It’s no longer a secret that Google collects your data and sells it out to make personalized adverts. Although it may seem like a completely harmless activity, it puts your sensitive information at risk whenever there is a data breach. Internet security enthusiasts are familiar with Mozilla Firefox browser: if you don’t like Google snooping around your life, Firefox is what you should use.
However, no service is perfect — just like Chrome and Safari, Firefox can occasionally lag and crash, causing a great deal of annoyance. If you experience these problems regularly, it’s time for a checkup. Let’s look into some specific solutions for Mozilla Firefox issues.
What to do if Firefox is slow on Mac
Is your internet connection fine, but the browser is taking ages to load a single page? This rather common problem can occur due to heavy extensions, plugins like Shockwave Flash, and overloaded cache. The easiest way to approach it is by using the Refresh Firefox button.
This feature accesses the data stored in the Firefox profile folder on your computer and wipes certain information, such as add-ons, website permissions, security certificates, and custom user styles. Passwords, cookies, dictionaries, and other important details like that are left intact. This action breathes a new life into the browser, often resolving issues with speed and sluggishness.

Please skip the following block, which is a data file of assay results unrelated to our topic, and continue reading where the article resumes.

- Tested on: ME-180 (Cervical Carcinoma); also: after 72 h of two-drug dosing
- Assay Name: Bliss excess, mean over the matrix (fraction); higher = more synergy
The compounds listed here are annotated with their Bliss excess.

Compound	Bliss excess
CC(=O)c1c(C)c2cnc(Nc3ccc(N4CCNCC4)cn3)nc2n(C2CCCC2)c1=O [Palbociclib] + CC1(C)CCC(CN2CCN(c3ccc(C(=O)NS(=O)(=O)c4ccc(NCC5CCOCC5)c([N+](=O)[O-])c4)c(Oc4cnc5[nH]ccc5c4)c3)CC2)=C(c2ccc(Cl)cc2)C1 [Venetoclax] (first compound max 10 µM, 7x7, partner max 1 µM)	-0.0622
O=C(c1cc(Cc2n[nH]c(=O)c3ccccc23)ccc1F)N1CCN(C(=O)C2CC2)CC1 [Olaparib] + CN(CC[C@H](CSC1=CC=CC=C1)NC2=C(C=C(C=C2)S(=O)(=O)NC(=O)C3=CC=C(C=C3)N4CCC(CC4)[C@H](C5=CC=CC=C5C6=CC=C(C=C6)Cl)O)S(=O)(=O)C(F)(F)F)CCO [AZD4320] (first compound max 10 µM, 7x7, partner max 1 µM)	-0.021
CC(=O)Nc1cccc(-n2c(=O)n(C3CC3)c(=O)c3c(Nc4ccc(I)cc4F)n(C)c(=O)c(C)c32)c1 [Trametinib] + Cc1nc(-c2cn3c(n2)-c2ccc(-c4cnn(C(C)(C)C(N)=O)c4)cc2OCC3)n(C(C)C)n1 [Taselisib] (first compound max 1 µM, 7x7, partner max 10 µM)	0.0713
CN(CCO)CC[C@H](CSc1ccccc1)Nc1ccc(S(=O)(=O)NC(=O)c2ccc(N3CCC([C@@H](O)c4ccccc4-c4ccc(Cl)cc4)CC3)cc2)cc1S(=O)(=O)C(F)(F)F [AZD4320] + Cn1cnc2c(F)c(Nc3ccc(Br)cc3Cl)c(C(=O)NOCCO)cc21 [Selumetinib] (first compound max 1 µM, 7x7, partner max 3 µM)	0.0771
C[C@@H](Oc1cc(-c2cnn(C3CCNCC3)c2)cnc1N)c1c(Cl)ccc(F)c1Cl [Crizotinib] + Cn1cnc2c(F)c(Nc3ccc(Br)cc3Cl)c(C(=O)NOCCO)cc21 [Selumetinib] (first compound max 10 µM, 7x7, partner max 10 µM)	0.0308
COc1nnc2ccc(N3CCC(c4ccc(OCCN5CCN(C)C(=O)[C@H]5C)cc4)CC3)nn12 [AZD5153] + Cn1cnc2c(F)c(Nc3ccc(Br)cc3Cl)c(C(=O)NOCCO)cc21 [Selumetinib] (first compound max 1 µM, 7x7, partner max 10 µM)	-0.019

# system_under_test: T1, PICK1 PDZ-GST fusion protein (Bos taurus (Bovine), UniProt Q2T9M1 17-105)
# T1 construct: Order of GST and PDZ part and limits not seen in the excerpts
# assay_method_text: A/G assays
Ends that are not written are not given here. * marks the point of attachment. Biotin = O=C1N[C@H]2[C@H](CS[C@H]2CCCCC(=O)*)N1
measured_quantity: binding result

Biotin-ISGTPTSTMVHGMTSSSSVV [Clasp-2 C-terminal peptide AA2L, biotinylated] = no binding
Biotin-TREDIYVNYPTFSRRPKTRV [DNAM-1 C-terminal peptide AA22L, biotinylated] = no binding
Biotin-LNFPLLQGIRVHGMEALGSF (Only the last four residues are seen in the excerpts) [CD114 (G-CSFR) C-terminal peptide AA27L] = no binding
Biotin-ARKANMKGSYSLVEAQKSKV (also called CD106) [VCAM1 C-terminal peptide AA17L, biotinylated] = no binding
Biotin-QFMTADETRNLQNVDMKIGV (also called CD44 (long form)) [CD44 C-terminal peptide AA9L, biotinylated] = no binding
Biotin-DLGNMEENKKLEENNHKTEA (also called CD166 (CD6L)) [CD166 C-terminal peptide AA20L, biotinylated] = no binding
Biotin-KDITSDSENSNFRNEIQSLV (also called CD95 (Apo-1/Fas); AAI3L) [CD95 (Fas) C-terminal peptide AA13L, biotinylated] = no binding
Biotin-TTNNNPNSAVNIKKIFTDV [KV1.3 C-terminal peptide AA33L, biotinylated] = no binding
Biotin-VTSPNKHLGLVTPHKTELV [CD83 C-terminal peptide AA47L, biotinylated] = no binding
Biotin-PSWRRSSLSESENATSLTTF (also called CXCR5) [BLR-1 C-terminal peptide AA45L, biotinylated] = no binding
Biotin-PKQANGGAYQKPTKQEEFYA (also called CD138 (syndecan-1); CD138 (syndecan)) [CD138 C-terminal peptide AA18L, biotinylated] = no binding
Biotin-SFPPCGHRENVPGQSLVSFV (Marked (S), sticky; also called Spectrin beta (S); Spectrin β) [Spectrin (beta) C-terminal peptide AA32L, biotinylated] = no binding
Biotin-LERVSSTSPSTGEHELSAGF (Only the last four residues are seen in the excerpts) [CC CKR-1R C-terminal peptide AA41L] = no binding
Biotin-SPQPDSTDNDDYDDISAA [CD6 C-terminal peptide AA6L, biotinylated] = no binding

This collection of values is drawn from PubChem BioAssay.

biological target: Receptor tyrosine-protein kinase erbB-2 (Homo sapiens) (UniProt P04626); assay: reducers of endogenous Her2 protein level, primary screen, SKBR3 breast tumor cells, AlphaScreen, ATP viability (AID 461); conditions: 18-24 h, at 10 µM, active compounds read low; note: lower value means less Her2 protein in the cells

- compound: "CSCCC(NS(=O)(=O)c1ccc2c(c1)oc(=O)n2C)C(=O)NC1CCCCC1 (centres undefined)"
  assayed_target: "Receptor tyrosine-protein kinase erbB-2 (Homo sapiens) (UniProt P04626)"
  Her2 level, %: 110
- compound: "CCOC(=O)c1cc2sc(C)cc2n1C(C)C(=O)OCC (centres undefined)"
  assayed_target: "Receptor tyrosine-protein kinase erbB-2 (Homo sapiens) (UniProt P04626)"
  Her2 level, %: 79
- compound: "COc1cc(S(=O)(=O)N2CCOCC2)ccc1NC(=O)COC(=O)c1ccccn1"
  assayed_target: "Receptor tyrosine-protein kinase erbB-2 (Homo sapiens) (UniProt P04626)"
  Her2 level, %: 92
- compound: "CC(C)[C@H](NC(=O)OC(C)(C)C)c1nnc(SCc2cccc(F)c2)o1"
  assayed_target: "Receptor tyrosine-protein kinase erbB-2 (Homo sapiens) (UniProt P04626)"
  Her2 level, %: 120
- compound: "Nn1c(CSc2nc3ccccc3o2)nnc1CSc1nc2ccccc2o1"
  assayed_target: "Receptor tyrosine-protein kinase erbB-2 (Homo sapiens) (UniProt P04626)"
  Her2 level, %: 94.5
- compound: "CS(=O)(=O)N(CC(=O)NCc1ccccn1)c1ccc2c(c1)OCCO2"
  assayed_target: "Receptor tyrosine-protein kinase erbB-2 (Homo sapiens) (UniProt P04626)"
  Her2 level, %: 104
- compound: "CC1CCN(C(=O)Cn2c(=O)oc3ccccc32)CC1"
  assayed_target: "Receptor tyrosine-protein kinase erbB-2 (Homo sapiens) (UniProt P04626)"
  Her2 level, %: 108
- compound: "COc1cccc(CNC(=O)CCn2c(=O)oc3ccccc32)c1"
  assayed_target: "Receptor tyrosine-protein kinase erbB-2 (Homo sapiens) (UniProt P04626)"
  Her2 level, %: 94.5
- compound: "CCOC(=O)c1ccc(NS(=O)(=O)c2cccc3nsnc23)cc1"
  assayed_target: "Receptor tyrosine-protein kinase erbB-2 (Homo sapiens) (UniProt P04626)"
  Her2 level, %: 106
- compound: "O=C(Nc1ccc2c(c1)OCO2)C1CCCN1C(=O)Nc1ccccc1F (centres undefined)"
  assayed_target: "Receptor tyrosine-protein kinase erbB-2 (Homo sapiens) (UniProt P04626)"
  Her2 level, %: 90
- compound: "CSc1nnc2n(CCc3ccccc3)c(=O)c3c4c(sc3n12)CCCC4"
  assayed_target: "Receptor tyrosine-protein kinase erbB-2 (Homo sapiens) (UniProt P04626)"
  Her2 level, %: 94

To use Refresh Firefox:
- Click this Refresh Firefox link to activate the process. This will only work if you’re doing this in the Firefox browser
- Click Refresh Firefox in the pop-up confirmation window
- Firefox will close — do not open a new window, simply wait for the browser to reopen. After a while, you’ll see a pop-up window listing the information imported during the refreshment process — click Finish. Then a new Firefox window will appear
Set up Firefox to clear cache and cookies automatically whenever you use the browser. This will free up disk space and speed up the browser, as well as making your internet surfing experience more private. To do this, go to the menu in the top right corner of the window, then click Preferences → Security and Privacy. Scroll down to the Cookies and Site Data heading and tick the box next to Delete cookies and site data when Firefox is closed.
Finally, make sure that you update Firefox regularly. If the browser is out of date, it can become slow and unresponsive. Go to the Firefox menu in the top left corner of the screen and click on About Firefox — if an update is available, you’ll see a prompt.
Steps to take when Firefox keeps freezing
If your browser keeps freezing at random, your places database may be corrupted. You can create a new one at the cost of your browsing history and bookmarks of the day. Here’s what to do:
1. In the top menu bar, click on Help and select Troubleshooting Information from the drop-down menu